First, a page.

Sunday, 19 July 2009

Mohsin Hamid: The Reluctant Fundamentalist

Review originally posted on Fbook
An incredible piece of writing. I was intrigued by the author when hearing him on a World Service Radio show saying he took 9 years to write this even though it is quite short. Also the host of the show said it was her favourite work of 2007.

I can see what she meant. Reading it it seems that every word, phrase and image has been thought over and is there for a purpose. Almost like a prose poem. Taking the form of a single character monologue in real time, a young Pakistani addresses a shadowy American (tourist, agent, soldier?) as dusk turns to night.

The format of the monologue is quite Russian but two of my favourite recent Scottish novels also adopt this structure: How late it was how late and Filth.

Ostensibly a narration about disillusionment with the West and human relations in the wake of the 11th September bombings it actually reveals much more. Damaged people, the nature of writing, the instability of finance capital (quite prescient on that one), the nature of hierarchies both past and present are all examined. And in a sense that is just scratching the surface.

The "platypus" (quote from book) form of the novella works to perfection here. The underlying danger, the build up of tension and the ambiguous ending brought to mind other current works of fiction most notably the excellent final episode of the Sopranos.
Only his second work too, impressive

Saturday, 11 July 2009

Iain M Banks : Matter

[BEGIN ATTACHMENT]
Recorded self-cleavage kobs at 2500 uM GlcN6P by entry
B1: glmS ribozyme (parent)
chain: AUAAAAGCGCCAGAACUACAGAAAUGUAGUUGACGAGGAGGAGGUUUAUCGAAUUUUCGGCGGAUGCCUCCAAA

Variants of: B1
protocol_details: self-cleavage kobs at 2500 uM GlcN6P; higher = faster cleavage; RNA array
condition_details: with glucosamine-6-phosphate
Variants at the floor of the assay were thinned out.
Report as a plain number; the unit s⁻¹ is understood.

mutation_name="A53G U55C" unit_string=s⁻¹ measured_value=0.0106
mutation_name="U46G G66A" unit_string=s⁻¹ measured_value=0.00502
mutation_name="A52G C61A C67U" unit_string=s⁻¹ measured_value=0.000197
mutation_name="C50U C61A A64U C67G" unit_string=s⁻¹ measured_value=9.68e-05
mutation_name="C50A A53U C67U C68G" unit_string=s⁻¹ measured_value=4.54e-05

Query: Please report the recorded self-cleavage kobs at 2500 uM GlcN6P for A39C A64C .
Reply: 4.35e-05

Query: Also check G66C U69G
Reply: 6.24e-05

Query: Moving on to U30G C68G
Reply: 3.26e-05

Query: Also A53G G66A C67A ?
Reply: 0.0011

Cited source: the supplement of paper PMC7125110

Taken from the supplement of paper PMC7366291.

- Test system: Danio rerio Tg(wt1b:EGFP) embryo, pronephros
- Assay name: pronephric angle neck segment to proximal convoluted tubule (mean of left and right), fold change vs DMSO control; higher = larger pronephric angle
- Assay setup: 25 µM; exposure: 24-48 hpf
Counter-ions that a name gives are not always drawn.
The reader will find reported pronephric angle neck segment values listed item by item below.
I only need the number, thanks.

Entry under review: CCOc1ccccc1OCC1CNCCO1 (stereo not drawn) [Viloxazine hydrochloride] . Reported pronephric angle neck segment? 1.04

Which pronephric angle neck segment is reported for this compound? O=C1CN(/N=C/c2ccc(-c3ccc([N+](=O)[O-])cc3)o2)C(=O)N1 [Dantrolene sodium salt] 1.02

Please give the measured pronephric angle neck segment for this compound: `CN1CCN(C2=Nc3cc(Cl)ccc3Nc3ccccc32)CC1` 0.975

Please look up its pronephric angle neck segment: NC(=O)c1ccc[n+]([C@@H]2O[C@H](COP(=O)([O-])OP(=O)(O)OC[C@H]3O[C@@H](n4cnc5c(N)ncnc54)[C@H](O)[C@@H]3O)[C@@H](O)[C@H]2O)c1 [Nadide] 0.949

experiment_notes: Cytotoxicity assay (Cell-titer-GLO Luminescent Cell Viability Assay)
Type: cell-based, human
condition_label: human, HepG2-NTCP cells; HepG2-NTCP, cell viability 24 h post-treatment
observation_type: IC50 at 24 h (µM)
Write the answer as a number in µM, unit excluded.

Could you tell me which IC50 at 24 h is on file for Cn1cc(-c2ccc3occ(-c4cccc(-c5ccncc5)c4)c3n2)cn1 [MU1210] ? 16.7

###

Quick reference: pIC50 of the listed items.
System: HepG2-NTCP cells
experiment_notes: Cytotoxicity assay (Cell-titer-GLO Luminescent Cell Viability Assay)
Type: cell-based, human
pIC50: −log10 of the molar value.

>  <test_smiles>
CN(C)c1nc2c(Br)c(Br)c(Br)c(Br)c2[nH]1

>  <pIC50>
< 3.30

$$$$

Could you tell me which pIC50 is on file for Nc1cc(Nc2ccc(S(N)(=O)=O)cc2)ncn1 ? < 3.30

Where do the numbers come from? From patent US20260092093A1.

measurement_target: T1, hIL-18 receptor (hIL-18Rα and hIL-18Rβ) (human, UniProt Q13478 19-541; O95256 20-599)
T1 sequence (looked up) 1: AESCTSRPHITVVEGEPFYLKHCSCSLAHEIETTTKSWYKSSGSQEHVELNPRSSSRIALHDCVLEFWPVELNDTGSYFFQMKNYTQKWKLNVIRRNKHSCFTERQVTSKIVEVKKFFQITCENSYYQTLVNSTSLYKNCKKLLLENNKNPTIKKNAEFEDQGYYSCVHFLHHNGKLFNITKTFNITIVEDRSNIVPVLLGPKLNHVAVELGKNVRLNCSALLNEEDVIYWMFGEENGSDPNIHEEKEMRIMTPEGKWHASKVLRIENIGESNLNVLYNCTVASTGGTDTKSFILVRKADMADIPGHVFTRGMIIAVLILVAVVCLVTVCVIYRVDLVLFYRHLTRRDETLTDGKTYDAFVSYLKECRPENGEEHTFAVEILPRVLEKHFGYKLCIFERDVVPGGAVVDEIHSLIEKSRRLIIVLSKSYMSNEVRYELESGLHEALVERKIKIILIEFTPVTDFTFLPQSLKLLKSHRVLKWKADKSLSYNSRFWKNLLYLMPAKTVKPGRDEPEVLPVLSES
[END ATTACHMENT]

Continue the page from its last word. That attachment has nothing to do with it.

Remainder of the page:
There is some climax in this book spread over the last two chapters. They put the whole narrative in a real context.
I think context is a central theme here for banks - using the space opera format he can contrast a feudal society functioning on an artificial planet with other civilisations including obviously the Culture. Although the primitive society is aware of the others it simply doesnt care! A bit of a parallel with the arrogance of current societies across the globe.

It's not completely original though the idea of an individual coming from a sleepy society to experience the wider world or universe is a common in sci/fi - fantasy - think of the Hobbits in Lord of the Rings or Luke in Star Wars. Here you have three who make the journey - Holse, Ferbin and Analpin

Other positives are the amount of big ideas looked at - interventionism in other wars/societies, the possibilites of complete destruction, the petty rivalries of different communities the nature of hierarchies, the length of time in space Again Banks always does this well in his sci-fi much better than his mainstream work, although I thought he had covered much of this ground in other works
Also as a Culture novel - people not familiar with it - probably would find this one a wee bit difficult as the first taste; it is again on the fringes of the Culture - the edges where they battle and intervene with other rivals.

So overall good - I liked the ending, some of the other civilisations introduced were good. I thought some of the passages set in feudal Sarl dragged a little though arguably I can see why this was done - makes the ending a little more shocking. But I did get the sense some of it was a bit of a retread - there is actually quite a telling interview with Banks at end of paperback where he admits he did go through a period of doubting whether he had the ideas to maintain writing sci-fi. I am not sure how many more of these epic works he will be able to do.